Cinder++::Cinder Creative Coding Cookbook 5, Particles

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Chapter 5 and 6 in Cinder Creative Coding Cookbook provide a series of recipes to simulate and display particles. In chapter 5 yo have recipes from simple 2D systems to springs, repulsion, attraction forces, particles flying in the wind, flocking behavior, particles sound reactive, particles to processed images. And the chapter 6 is focused in rendering and texturing particle systems. Since particle systems and physics simulation are hot issue in the architectural field and computational design. I will not base this post in the book’s code, instead I’m going to make an introduction to this theme.

PARTICLE SYSTEMS
Particle systems is a computer graphic technique that uses a number of graphic objects to simulate some physical phenomena from the real world. This technique has been extensively developed for video game and computer animations. Is possible to find examples in simulate chaotic systems, chemical reactions, collisions of solid objects, fire and water simulation, clouds, flocking, and a long etc.

MOTION
The first thing to do it is a mathematical model, based on Newton physics,: Velocity, acceleration, friction and mass. If we start from a circle, is necessary define its location. obviously the radius too. Lets imagine our particle is represented by a static circle of radius 50px.

In that case we should have something like this:

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void physics_OneApp::setup()
{
	x = getWindowWidth()/2;
	y = getWindowHeight()/2;
}
 
void physics_OneApp::draw()
{
	// clear out the window with black
	gl::clear( Color( 0, 0, 0 ) ); 
 
	//x and y location coordinates.
	gl::drawSolidCircle(Vec2f(x, y), 50, 50);
}

Nevertheless we can change the position of our particle modifying its coordinates. The movement of the particle will be defined by the velocity and direction. If we modify the position of our particle in the X coordinate, the particle is going to move in that axis (we have the direction). So the velocity is going to be defined of the step size per each frame in the window. Lets see our mathematical model: x = x + speed. Or by coding will be: x += speed;

This code display our particle floating and bouncing into the window. I use speed2 *= -1; to invert the speed and direction to simulate the particle bounce in the windows edge.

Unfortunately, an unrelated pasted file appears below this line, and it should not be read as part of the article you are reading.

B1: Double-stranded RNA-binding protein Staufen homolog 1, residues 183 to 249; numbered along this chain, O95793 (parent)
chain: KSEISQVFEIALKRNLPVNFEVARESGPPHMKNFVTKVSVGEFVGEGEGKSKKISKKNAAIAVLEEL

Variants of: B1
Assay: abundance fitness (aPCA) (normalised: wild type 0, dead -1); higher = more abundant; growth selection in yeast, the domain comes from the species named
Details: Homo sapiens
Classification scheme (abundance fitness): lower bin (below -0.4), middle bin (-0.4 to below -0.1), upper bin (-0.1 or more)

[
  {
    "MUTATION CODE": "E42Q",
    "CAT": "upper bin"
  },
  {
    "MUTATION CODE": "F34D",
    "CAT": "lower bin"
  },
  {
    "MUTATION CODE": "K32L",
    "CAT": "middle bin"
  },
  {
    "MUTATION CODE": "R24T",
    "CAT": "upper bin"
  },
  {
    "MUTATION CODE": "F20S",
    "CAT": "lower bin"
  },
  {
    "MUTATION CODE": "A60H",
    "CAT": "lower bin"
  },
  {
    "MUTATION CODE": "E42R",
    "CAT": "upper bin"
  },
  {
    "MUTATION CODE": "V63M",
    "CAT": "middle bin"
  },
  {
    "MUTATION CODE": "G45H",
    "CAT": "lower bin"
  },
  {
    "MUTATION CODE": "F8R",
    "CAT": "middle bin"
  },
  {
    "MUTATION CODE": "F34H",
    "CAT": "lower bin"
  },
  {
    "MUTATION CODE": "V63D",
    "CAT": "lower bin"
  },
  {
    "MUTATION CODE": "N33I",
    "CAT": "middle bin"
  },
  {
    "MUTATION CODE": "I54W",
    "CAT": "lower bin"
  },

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void physics_OneApp::setup()
{
	rad = 20;
	x = getWindowWidth()/2;
	y = getWindowHeight()/2;
 
	speed1 = 2.0f;
	speed2 = 3.0f;
 
}
 
void physics_OneApp::update()
{
	x += speed1;
	if(x > getWindowWidth() - rad || x - (rad/2) < 0)
	speed1 *= -1;
 
	y += speed2;
	if(y > getWindowHeight() - rad || y - (rad/2) < 0)
	speed2 *= -1;
}
 
void physics_OneApp::draw()
{
	// clear out the window with black
	gl::clear( Color( 0, 0, 0 ) ); 
 
	//x and y location coordinates.
	gl::drawSolidCircle(Vec2f(x, y), rad, 50);
}

Now we have a basic particle motion, and it’s time to continue with the particle system. If we want to create two or more particles, and each with their own position, speed and size, it would be necessary to package up all of them into its own class to make it easier to access each particle individually. Nevertheless if we need to deal with thousands of particles is necessary to think how to face up the problem. Based on this tutorial we are going to create 2 classes the first class is to define the particle itself. and it`s look like this:

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#include "Particle.h"
#include "cinder/Rand.h"
#include "cinder/gl/gl.h"
#include "cinder/app/AppBasic.h"
 
using namespace ci;
 
Particle::Particle()
{
}
 
Particle::Particle(Vec2f pos)
{
	mPos    = pos;
	mDir    = Rand::randVec2f(); //random direction.
	mSpeed = Rand::randFloat(5.0f); //random speed.
	mRad = 3.0f;
}
 
void Particle::update()
{
        //move the particle in the mDir direction by mSpeed velocity
	mPos += mDir * mSpeed; 
}
 
void Particle::draw()
{
        //draw the particle
	gl::drawSolidCircle(mPos, mRad); 
}

The second class is to control all the particle system. Here is where creates the particles array, and where we change the direction of the particle when collided to the windows edge. The class look like this:

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#include "cinder/app/AppBasic.h"
#include "cinder/Rand.h"
#include "cinder/Vector.h"
#include "ParticleController.h"
 
using namespace ci;
using std::list;
 
ParticleController::ParticleController()
{
}
 
void ParticleController::update()
{
	for(list<Particle>::iterator p = mParticles.begin(); p != mParticles.end(); ++p)
	{
		p->update();
	}
}
 
void ParticleController::draw()
{
	for(list<Particle>::iterator p = mParticles.begin(); p != mParticles.end(); ++p)
	{
		p->draw();
	}
}
 
void ParticleController::addParticles(int amt)
{
	for(int i = 0; i < amt; ++i)
	{
		float x = Rand::randFloat(app::getWindowWidth());
		float y = Rand::randFloat(app::getWindowHeight());
 
                //add a particle at the end of the array
		mParticles.push_back(Particle(Vec2f(x, y))); 
	}
}
 
void ParticleController::detectCollisions()
{
	//detect the border collisions...
	float xpos, ypos;
	for(list<Particle>::iterator p = mParticles.begin(); p!= mParticles.end(); ++p)
	{
		xpos = p->mPos.x;
		ypos = p->mPos.y;
 
                //if the particle coordinates collides with the window edge, 
                //thus change the particle direction.
		if((xpos > app::getWindowWidth() - p->mRad  || xpos - p->mRad < 0) ||
                  (ypos > app::getWindowHeight() - p->mRad || ypos - p->mRad < 0))
		p->mDir = Rand::randVec2f();
	}
}

In the main class include the ControllerParticle header and initialize the class. set the number of particles you want floating. The final Result.

SOURCE:
Simple particle
Particle System

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